Oh, the things I’ve seen.
1.) On the main street of the rural border town where part of my husband’s family lives and where many homes in town have roping horses, stables, and horse trailers in the yards and where rodeo arenas far outnumber any other public venue, an elderly man, dressed in faded blue Wranglers and a cowboy hat, drove purposefully down the avenue in his motorized chair. With one hand he steered and with the other he held tightly to his perfectly coiled lasso. Ever ready.
2.) A large, middle aged woman with long, thinning gray hair pulled into a ponytail steered her motorized chair through the crowded aisles of our local WalMart. I moved slightly to the side to allow her room. Something nudged me to look at her again after she’d passed. The paralytic horror of seeing her substantial backside exposed from mid buttocks to somewhere below the bra line rooted me incapable of moving at first. Many thoughts whirled. Does she not feel a draft? I want to look away but I can’t! And finally, I knew. If I were ever in this situation, I’d WANT someone to tell me. I sucked in a deep breath and hustled after her, feverishly working to come up with a polite, compassionate way to break the news to her. Just before I caught up to her, two teenage girls stepped over to her. “Gosh, Grandma, yer showing yer whole *ss! The two girls laughed uproariously, as if it was an old joke they never tired of.
The older woman joined in the laughter. “Ya know what they say, ‘Crack kills!’”
3.) Wave after wave of Canadian geese flew over Tyson and me on our walk through the pastures, and they became so numerous that even this energetic puppy slowed his walk and sat, looking upwards at them. Soon it became obvious eight had broken away and were settling into a landing place not 20 feet from us. They descended, sure of where they were going, and unbothered that we were so close. They grew larger until it was apparent they weren’t geese at all, but some of the majestic sand hill cranes that winter near us.
The cranes’ talk with each other was fascinatingly different than that of the geese- more syllables, vaster arrays of notes, deeper melodies. Just as I set to move quietly away from them and resume our walk, the tallest crane expanded his wings and hopped high off the ground. Expecting them to take off, I hunkered down next to Tyson. Instead, though, of taking to flight, the bird bounded off the ground and jumped, landing once more, letting out a playful call. The crane next to him mimicked his exact gestures and did the same double hop, with the same joyful noise. One by one, each one did the same as the first, ending with the unusual warble.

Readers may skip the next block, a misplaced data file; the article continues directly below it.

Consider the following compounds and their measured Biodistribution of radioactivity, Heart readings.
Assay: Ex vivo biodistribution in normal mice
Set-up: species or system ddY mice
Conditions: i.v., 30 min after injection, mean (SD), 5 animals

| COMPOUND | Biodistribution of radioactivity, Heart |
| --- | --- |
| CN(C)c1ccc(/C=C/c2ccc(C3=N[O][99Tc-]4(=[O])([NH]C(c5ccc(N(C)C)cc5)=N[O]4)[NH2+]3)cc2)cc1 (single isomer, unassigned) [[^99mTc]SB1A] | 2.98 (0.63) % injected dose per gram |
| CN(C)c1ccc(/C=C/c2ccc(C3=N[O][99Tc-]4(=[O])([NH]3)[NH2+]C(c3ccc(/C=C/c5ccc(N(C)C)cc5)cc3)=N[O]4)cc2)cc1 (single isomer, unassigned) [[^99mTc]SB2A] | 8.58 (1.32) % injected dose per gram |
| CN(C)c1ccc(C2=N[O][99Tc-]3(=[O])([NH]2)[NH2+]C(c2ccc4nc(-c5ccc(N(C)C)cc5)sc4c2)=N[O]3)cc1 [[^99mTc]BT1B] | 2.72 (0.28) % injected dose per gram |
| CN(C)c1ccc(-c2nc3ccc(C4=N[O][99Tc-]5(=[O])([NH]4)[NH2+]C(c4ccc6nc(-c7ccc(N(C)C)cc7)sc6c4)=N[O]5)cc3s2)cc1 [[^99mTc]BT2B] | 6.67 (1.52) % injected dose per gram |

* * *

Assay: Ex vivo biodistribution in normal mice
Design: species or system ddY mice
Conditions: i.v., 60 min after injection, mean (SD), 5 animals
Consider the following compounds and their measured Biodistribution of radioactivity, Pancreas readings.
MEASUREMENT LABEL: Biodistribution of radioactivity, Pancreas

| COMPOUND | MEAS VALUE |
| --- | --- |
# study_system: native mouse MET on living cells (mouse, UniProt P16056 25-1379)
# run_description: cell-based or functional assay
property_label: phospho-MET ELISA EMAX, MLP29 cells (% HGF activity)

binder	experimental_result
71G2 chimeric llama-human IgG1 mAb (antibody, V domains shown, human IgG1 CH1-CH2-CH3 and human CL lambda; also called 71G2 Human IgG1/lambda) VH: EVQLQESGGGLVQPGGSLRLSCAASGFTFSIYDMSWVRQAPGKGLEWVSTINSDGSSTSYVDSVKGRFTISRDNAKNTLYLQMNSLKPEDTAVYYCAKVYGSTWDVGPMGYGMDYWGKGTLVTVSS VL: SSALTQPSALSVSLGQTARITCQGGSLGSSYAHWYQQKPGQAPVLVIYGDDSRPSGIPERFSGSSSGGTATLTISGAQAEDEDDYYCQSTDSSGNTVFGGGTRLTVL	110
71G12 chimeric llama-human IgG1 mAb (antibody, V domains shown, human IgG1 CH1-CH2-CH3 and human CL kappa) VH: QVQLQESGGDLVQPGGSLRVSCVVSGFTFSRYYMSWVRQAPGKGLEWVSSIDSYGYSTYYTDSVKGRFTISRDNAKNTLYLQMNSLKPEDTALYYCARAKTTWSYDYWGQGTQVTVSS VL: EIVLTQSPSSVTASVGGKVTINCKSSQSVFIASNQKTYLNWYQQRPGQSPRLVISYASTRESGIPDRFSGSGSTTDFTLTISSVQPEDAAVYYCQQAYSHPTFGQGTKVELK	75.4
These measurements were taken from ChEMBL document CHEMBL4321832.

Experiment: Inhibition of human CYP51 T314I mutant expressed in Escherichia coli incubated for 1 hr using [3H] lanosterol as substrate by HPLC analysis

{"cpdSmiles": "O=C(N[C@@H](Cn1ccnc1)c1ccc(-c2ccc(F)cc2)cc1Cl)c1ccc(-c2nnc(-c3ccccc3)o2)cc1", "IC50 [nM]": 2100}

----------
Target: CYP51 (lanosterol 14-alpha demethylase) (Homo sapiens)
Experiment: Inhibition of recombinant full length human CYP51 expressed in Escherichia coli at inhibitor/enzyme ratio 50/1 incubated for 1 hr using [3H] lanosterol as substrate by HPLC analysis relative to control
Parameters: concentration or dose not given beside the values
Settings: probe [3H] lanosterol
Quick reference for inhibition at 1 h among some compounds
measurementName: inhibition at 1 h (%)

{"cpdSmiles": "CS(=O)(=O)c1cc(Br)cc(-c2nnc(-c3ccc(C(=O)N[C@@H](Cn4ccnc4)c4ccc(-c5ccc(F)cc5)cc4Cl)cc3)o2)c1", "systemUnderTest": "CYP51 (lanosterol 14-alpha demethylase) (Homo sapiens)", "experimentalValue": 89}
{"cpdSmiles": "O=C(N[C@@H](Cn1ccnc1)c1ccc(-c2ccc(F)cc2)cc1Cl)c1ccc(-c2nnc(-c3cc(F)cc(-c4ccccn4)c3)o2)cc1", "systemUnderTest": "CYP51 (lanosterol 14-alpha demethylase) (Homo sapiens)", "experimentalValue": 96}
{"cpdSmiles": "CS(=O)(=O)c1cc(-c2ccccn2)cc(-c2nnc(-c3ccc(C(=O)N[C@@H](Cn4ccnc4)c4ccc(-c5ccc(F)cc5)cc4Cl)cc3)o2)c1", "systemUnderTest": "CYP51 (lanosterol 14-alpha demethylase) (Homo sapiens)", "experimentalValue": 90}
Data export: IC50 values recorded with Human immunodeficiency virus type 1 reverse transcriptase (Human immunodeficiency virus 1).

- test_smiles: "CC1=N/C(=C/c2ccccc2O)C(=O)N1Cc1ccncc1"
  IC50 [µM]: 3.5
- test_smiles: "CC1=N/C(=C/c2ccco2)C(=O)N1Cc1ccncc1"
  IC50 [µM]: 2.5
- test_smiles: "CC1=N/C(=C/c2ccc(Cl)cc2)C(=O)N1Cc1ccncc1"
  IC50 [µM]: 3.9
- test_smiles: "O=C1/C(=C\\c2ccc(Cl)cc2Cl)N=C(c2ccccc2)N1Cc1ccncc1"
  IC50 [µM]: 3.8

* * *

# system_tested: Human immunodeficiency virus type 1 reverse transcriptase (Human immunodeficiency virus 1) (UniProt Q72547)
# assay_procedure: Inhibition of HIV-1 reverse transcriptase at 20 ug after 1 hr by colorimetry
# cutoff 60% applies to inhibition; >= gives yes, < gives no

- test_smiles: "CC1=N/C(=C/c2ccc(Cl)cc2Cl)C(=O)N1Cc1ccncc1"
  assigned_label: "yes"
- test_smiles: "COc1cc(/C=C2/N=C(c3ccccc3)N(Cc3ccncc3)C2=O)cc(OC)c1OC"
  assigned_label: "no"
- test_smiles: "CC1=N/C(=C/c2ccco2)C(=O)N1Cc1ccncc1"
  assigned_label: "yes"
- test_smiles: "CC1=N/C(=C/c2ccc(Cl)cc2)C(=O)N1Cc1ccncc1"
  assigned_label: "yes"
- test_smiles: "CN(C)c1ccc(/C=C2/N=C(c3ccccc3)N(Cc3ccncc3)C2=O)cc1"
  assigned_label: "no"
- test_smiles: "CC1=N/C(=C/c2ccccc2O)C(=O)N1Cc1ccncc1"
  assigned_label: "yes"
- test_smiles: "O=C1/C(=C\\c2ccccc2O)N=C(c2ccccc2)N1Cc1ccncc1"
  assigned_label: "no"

I looked down at Tyson, held my arms out wide, and hopped twice, calling out to him in a throaty imitation of the birds’ expressions. His puzzled sideways glances at me gave way to open mouthed relief as we trotted quietly off.
4.) The abandoned cemetery was now cloaked in waist high grass, but my cousin, whose new ranch we were visiting, assured us there were graves dating back to the 1700’s. This cemetery was near the entrance of the ranch, just to the west of a river that had carried many settlers inland from the bay to their new homes on the frontier. Closest to what had been the gateway lay the graves of the founders of what had once been a thriving community here. Ornate markers of the finest granite now sat, some broken and unreadable, and some still surrounded by rusted wrought iron fences. A number were topped by small lambs, which indicated a child was buried there.
We moved though, sometimes with difficulty as the grass got taller and the brush got thicker. Most decided to turn back and my cousin pointed to a far corner. “That’s the servants’ corner. The ones who served the main family are all buried there.” I had on good boots (the red ones pictured in my header) and started stamping down grass and maneuvering through the prickly brush to get to it. “There are snakes out here, so be careful,” he called out. My husband plowed away next to me.
When we reached the small area, the grass obscured the ones still faintly visible, so we set to work pulling the dried weeds and clearing enough space to see. There were few stone markers, and the words on those had long since eroded. There were some marked with a simple rock, while others had the remnants of wooden crosses scattered about. As I looked back to the founders’ section of the cemetery, and those dilapidated markers that probably cost the families dearly, and then at these simple memorials to the lives of people who dedicated themselves to serving others, I knew that in the arc of time, there’s not much that separates us.
I’ve missed you all. Thanks to all of you who left such wonderful comments on my guest article I talked about the last time I posted. I’m grateful to have each of you in my life. I’m working, slowly but surely, to get caught up on your wonderful blogs!